'This strange story of love and loneliness, which explores how we all long to belong, is simply wonderful' Daily Mail 'Absorbing . . . full of deep currents and lurking fears' Adrian Tchaikovsky Arthur C Clarke Award-winning author of The Children of Time When George Hills was pulled from the wreck of the steamship Admella, he carried with him memories of a disaster that claimed the lives of almost every other soul on board. Almost every other soul. Because as he clung onto the wreck, George wasn’t alone: someone else – or something else – kept George warm and bound him to life. Why didn’t he die, as so many others did, half-submerged in the freezing Southern Ocean? And what happened to his fellow survivor, the woman who seemed to vanish into thin air? George will live out the rest of his life obsessed with finding the answers to these questions. He will marry, father children, but never quite let go of the feeling that something else came out of the ocean that day, something that has been watching him ever since. The question of what this creature might want from him – his life? His first-born? To simply return home? – will pursue him, and call him back to the ocean again. Blending genres, perspectives and worlds, Jane Rawson’s From the Wreck - winner of the Aurealis Award for Best Science Fiction Novel- is a chilling and tender story about how fiercely we cling to life, and how no-one can survive on their own.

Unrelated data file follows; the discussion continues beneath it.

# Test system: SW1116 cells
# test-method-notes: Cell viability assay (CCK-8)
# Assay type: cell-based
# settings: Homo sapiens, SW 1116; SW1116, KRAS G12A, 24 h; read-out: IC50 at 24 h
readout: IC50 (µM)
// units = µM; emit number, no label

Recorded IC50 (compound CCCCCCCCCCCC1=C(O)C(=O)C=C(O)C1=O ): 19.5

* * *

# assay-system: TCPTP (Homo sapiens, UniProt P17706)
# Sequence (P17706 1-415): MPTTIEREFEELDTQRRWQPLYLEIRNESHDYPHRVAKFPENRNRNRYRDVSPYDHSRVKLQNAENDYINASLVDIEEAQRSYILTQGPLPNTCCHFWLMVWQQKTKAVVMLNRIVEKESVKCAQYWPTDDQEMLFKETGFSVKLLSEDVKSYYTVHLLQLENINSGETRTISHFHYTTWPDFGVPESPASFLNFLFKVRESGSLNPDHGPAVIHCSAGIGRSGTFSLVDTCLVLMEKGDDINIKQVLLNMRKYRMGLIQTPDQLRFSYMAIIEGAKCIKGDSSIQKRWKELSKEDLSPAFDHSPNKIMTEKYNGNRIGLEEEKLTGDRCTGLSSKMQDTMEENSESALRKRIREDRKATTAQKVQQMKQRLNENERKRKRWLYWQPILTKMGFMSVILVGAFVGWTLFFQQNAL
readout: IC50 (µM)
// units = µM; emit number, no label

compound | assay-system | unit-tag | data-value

The Most Famous Sea Disaster of the Nineteenth Century
Author: Jonathan Miles
Publisher: Grove Press
Describes the 1816 sinking of the Medusa, the flagship of a French expedition en route to reclaim a colony in Senegal from the British, which ran aground thanks to the incompetence of the ship's captain, Hugo de Chaumareys, and details the resulting ordeal of its survivors, some of whom escaped in lifeboats, and the others who were forced onto a makeshift raft. Reprint.
"This incredible true story reads like the wildest fiction."—Booklist In the summer of 1783 the grandees of the East India Company were horrified to learn that one of their finest ships, the 741-ton Grosvenor, had been lost on the wild and unexplored coast of southeast Africa. Astonishingly, most of those on board reached the shore safely—91 members of the crew and 34 wealthy, high-born passengers, including women and children. They were hundreds of miles from the nearest European outpost—and they were not alone. "They surveyed one another with mutual incomprehension: on the one hand the dishevelled castaways; on the other, black warriors with high conical hairstyles, daubed with red mud..." Drawing upon unpublished material and new research, Stephen Taylor pieces together the strands of this compelling saga, sifting the myths from a reality that is no less gripping. Full of unexpected twists, Caliban's Shore takes the reader to the heart of what is now South Africa, to analyze the misunderstandings that led to tragedy, to tell the story of those who returned, and to unravel the mystery of those who stayed.